After a successful month with the Kōanga Festival, Te Pou Theatre in West Auckland decided to re-invest their humble profits back into the community.
One of the recipients of generosity who was also there to help prepare the food parcels, Turei Puru of Ngāti Awa says, "It is pretty hard for us, for not just me, there's a few people out there that needs help too, you know, it's hard for a few of us Māori people to get help."
Behind the initiative is Tainui Tukiwaho of Te Pou Theatre. He says, "I decided to reconsider what Te Pou, we're the only Māori theatre, what point of difference we can have from all of the other theatres and one of the major points of difference or what we try to do is use kaupapa or tikanga Māori to move through the mahi that we're doing and part of that is taking care of our hapū or iwi."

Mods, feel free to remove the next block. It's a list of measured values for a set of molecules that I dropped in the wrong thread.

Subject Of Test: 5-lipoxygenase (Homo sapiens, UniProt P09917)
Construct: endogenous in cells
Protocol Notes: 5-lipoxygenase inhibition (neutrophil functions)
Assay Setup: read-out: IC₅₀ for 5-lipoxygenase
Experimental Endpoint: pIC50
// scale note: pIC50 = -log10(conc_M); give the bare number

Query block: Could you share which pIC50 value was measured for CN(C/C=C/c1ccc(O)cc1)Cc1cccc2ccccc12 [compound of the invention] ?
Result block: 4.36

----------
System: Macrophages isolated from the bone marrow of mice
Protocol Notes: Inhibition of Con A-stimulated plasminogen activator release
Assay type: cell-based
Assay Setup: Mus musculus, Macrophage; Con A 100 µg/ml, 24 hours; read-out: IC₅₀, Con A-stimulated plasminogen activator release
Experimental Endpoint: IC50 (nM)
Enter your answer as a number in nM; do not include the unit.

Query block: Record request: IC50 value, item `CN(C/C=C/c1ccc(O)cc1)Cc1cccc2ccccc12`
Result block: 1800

Tukiwaho saw the need on the Pay It Forward - West Auckland Facebook page and thought Te Pou Theatre could help out and feed those who are starving.
"We put our own post up and a lot of whānau got in touch with us. Those whānau ranges from a koro who's 75 who's used up his credits with other places and can't get kai and that's from one person to a whānau of nine where there's parents and seven children and they’re just struggling to feed all the kids at the moment," explains Tukiwaho.
Chris Martin of Te Pou Theatre says some whānau are falling between the gaps of service providers.
"A lot of the families that we're delivering to today are a little bit whakamā (shy) about their processes that they need to go through to be able to get food like showing bank accounts, not saying that their being dishonest, but they're just a bit shy about it."
Tukiwaho acknowledges that although it won't solve the wider problem, it all helps.
Turei Puru is grateful for the support. He says "It's just good to hear that there's someone out there to help us out when people need the help."
If you want to join these initiatives, seek the Pay it Forward page for your area on Facebook.